Criminal Justice

 

Criminal Justice:

DANTES Final Exam Outline 

Each topic will be covered in class. 

   

Criminal Behavior (14% - 16%)

 

  • Defining crime: Crime involves conduct, harm to society, and formal sanction. It is an act that violates written criminal law.

  • Crime in the United States: The Hierarchy Rule requires that only the most serious offense in a multiple-offense criminal incident be counted.

  • Theories of crime: Classical theory and Positivist theory amongst others.

  • Types of crime: Includes hate crimes, drug crimes, and gang crimes.

  • Measurement of crime: UCR-Uniform Crime Report, NIBRS-National Incident-Based Reporting, and NCVS-National Crime Victimization Survey System.

  • Juvenile delinquency: The legal status of “juvenile delinquent” is defined as a minor child who has violated the penal code.

 

Criminal Justice System (24% - 26%)

 

  • Historical origins and legal foundations: The criminal justice system in the United States was greatly influenced by the English form of justice known as the “Common Law” system.

  • Due process: An individual who is accused of a criminal act, should not be deprived of life, liberty, or property without legal procedures that are fair and reasonable.

  • Criminal justice agencies: All agencies fall under the jurisdiction of the Attorney General, which is at the top.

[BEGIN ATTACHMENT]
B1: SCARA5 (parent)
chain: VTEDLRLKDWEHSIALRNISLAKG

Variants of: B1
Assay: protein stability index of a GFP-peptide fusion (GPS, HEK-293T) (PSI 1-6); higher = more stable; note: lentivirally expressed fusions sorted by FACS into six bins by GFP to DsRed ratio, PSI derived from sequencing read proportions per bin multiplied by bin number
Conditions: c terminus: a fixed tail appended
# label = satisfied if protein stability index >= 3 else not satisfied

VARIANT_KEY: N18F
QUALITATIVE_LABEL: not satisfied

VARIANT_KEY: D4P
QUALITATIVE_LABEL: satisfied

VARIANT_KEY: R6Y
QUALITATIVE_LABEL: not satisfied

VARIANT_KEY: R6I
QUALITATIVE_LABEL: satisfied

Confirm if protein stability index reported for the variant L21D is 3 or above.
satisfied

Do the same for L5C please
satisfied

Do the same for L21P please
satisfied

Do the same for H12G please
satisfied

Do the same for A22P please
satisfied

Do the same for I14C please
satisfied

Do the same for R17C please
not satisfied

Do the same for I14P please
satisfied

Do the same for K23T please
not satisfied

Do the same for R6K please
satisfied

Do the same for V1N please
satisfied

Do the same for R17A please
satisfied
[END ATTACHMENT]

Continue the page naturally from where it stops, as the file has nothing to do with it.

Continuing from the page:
Police (19% - 21%)

 

  • History and organization: The idea of a centralized municipal police department was first introduced to the U.S. in the 1830s.

  • Societal role and function: They have responsibility for investigating and apprehending individuals suspected of criminal acts.

  • Issues and trends: Developing issues that are most significantly changing policing in the most fundamental ways.

  • Occupational characteristics: May include police attitudes towards the use of their discretionary powers.

 

Court System (19% - 21%)

 

  • History of the court system: The Judiciary Act of 1789 was the primary law that helped set up a judicial system in the U.S.

  • Organization and structure: The Supreme Court is the highest court at the top of the organization.

  • Adult court systems: Civil, Criminal, Bankruptcy, and Appeals.

  • Juvenile court: Cases are referred mainly by law enforcements and on some occasions, parents, victims, schools and probation officers make referrals.

  • Pretrial, trial and post-trial processes: (e.g., bail, plea bargaining, sentencing).

  • Sentencing issues and trends: Objectives of sentencing are retribution, isolation, vengeance, deterrence, and rehabilitation.

 

Corrections (19% - 21%)

 

  • History of corrections: Created to remove the undesirable citizenry (criminals, the poor) from the streets or at least to control them.

  • Purpose: Punishment is believed to be a deterrence of others from criminal behavior.

  • Intermediate sanctions: Stricter than traditional probation but not as costly as a prison. (e.g., electronic monitoring).

  • Adult prison systems: U.S. has largest prison population in the world.

  • Juvenile correction alternatives: (e.g., therapy, community service).

  • Capital punishment: The death penalty given by the government of a country.

  • Prison organization: Formed by groups of inmates as a means to protect themselves from other inmates.

  • Inmate characteristics: Based on crime types, violent offenses counted for about 60% of all crimes.

  • Issues and trends: The current rate of incarceration is increasing every year, leaving the United States to deal with new issues and trends.

     

     

 

 

 

 

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